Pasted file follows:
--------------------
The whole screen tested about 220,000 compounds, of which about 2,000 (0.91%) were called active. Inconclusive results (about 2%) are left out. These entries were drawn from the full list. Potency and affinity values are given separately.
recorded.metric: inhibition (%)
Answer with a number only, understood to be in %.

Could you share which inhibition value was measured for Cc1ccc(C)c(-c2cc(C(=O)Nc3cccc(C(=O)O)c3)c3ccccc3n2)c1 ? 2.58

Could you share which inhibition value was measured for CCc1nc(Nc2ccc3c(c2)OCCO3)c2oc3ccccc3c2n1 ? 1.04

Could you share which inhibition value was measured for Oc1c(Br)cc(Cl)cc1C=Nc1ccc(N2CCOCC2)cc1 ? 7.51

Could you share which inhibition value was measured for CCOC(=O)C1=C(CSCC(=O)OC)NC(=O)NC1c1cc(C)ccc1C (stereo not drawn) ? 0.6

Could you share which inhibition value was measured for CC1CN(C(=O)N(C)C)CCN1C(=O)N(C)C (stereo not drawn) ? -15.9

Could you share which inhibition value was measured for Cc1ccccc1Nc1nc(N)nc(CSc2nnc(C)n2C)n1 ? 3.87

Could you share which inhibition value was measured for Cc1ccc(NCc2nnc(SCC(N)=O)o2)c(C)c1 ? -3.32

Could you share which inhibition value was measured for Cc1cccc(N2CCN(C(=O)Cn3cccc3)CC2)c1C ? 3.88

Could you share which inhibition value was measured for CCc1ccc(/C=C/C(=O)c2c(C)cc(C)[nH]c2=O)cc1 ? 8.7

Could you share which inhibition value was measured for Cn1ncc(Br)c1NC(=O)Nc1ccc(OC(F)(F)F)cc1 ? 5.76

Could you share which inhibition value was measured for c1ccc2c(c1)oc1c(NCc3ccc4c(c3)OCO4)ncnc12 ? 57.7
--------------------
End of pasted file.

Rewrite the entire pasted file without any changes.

The whole screen tested about 220,000 compounds, of which about 2,000 (0.91%) were called active. Inconclusive results (about 2%) are left out. These entries were drawn from the full list. Potency and affinity values are given separately.
recorded.metric: inhibition (%)
Answer with a number only, understood to be in %.

Could you share which inhibition value was measured for Cc1ccc(C)c(-c2cc(C(=O)Nc3cccc(C(=O)O)c3)c3ccccc3n2)c1 ? 2.58

Could you share which inhibition value was measured for CCc1nc(Nc2ccc3c(c2)OCCO3)c2oc3ccccc3c2n1 ? 1.04

Could you share which inhibition value was measured for Oc1c(Br)cc(Cl)cc1C=Nc1ccc(N2CCOCC2)cc1 ? 7.51

Could you share which inhibition value was measured for CCOC(=O)C1=C(CSCC(=O)OC)NC(=O)NC1c1cc(C)ccc1C (stereo not drawn) ? 0.6

Could you share which inhibition value was measured for CC1CN(C(=O)N(C)C)CCN1C(=O)N(C)C (stereo not drawn) ? -15.9

Could you share which inhibition value was measured for Cc1ccccc1Nc1nc(N)nc(CSc2nnc(C)n2C)n1 ? 3.87

Could you share which inhibition value was measured for Cc1ccc(NCc2nnc(SCC(N)=O)o2)c(C)c1 ? -3.32

Could you share which inhibition value was measured for Cc1cccc(N2CCN(C(=O)Cn3cccc3)CC2)c1C ? 3.88

Could you share which inhibition value was measured for CCc1ccc(/C=C/C(=O)c2c(C)cc(C)[nH]c2=O)cc1 ? 8.7

Could you share which inhibition value was measured for Cn1ncc(Br)c1NC(=O)Nc1ccc(OC(F)(F)F)cc1 ? 5.76

Could you share which inhibition value was measured for c1ccc2c(c1)oc1c(NCc3ccc4c(c3)OCO4)ncnc12 ? 57.7